My friend Toby Grace writes from New Jersey about what last night meant for him:
Trenton is to a large extent, a black city. Over half the population is black and Latino. Last night, the people were honking horns and rejoicing in the streets. Church bells rang.
What makes me especially happy though, is that this rejoicing was not split along racial lines. Obama could not have been elected without a substantial part of the white vote and he got it.
There is the real change - the real cause for rejoicing - that those who were blind can now see and who were deaf can now hear. That we can look at our neighbors of other races and see them as the same as us and hear them when they cry out and know that some among them are better than we are and that we can say "let's take the best and have them lead."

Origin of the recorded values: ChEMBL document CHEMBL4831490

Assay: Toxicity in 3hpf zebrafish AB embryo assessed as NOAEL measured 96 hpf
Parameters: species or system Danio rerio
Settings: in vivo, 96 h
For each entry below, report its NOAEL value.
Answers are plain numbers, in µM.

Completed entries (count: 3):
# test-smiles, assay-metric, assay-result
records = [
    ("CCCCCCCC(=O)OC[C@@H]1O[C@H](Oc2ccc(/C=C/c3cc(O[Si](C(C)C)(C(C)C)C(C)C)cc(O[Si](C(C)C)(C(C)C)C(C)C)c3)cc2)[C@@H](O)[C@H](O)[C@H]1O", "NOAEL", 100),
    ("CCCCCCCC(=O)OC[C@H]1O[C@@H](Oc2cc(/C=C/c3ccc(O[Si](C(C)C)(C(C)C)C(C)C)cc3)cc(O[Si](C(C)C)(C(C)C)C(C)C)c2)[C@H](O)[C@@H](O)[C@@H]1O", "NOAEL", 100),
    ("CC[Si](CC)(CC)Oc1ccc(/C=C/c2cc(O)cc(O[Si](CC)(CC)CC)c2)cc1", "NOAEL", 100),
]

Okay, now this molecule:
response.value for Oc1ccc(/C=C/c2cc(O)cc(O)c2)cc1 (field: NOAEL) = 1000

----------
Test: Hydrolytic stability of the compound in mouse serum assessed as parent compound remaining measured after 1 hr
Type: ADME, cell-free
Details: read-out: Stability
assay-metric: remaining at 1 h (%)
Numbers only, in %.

It has taken a long time to get to this point and it has been a terribly difficult and even a bloody road. Michael Schwerner, Andrew Goodman, James Chaney, Medgar Evers, and many others, you did not die in vain.
It is a road that gay people know very, very we ll. Our road has run parallel and even been one and the same. We are a long way from the end of our road still, but at least we can see that it is in fact a road that can be traveled and it leads to a mountaintop where the sunshine and the starlight are truly beautiful.
On Christopher Street, the tears shed by those of us, black, white and Latino, who fought there for liberty so long ago still sparkle in that starlight if we look to see them and this evening, they will shine more brightly.